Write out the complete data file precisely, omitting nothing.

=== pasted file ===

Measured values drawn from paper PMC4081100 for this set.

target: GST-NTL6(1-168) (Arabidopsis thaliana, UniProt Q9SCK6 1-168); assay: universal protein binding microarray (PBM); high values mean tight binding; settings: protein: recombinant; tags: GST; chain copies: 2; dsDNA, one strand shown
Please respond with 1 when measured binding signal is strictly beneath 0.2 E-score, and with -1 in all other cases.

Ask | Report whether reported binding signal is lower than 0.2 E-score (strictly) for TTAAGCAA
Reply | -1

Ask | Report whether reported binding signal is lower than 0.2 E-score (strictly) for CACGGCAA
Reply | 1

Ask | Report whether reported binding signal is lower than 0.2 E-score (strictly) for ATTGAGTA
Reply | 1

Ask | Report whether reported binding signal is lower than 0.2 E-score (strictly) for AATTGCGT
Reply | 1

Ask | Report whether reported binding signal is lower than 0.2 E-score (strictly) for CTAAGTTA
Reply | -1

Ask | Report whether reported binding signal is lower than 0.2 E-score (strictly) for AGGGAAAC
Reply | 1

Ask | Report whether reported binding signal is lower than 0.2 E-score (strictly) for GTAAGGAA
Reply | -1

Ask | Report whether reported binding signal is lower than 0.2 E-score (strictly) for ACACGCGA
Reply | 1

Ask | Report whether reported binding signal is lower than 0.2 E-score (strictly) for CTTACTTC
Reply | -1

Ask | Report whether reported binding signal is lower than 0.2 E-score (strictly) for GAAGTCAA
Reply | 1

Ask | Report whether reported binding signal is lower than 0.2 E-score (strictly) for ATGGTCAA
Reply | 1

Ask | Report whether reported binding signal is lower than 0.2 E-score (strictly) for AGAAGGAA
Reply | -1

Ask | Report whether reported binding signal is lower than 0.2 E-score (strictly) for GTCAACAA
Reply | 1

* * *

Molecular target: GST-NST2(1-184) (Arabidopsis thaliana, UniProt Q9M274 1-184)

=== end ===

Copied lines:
Measured values drawn from paper PMC4081100 for this set.

target: GST-NTL6(1-168) (Arabidopsis thaliana, UniProt Q9SCK6 1-168); assay: universal protein binding microarray (PBM); high values mean tight binding; settings: protein: recombinant; tags: GST; chain copies: 2; dsDNA, one strand shown
Please respond with 1 when measured binding signal is strictly beneath 0.2 E-score, and with -1 in all other cases.

Ask | Report whether reported binding signal is lower than 0.2 E-score (strictly) for TTAAGCAA
Reply | -1

Ask | Report whether reported binding signal is lower than 0.2 E-score (strictly) for CACGGCAA
Reply | 1

Ask | Report whether reported binding signal is lower than 0.2 E-score (strictly) for ATTGAGTA
Reply | 1

Ask | Report whether reported binding signal is lower than 0.2 E-score (strictly) for AATTGCGT
Reply | 1

Ask | Report whether reported binding signal is lower than 0.2 E-score (strictly) for CTAAGTTA
Reply | -1

Ask | Report whether reported binding signal is lower than 0.2 E-score (strictly) for AGGGAAAC
Reply | 1

Ask | Report whether reported binding signal is lower than 0.2 E-score (strictly) for GTAAGGAA
Reply | -1

Ask | Report whether reported binding signal is lower than 0.2 E-score (strictly) for ACACGCGA
Reply | 1

Ask | Report whether reported binding signal is lower than 0.2 E-score (strictly) for CTTACTTC
Reply | -1

Ask | Report whether reported binding signal is lower than 0.2 E-score (strictly) for GAAGTCAA
Reply | 1

Ask | Report whether reported binding signal is lower than 0.2 E-score (strictly) for ATGGTCAA
Reply | 1

Ask | Report whether reported binding signal is lower than 0.2 E-score (strictly) for AGAAGGAA
Reply | -1

Ask | Report whether reported binding signal is lower than 0.2 E-score (strictly) for GTCAACAA
Reply | 1

* * *

Molecular target: GST-NST2(1-184) (Arabidopsis thaliana, UniProt Q9M274 1-184)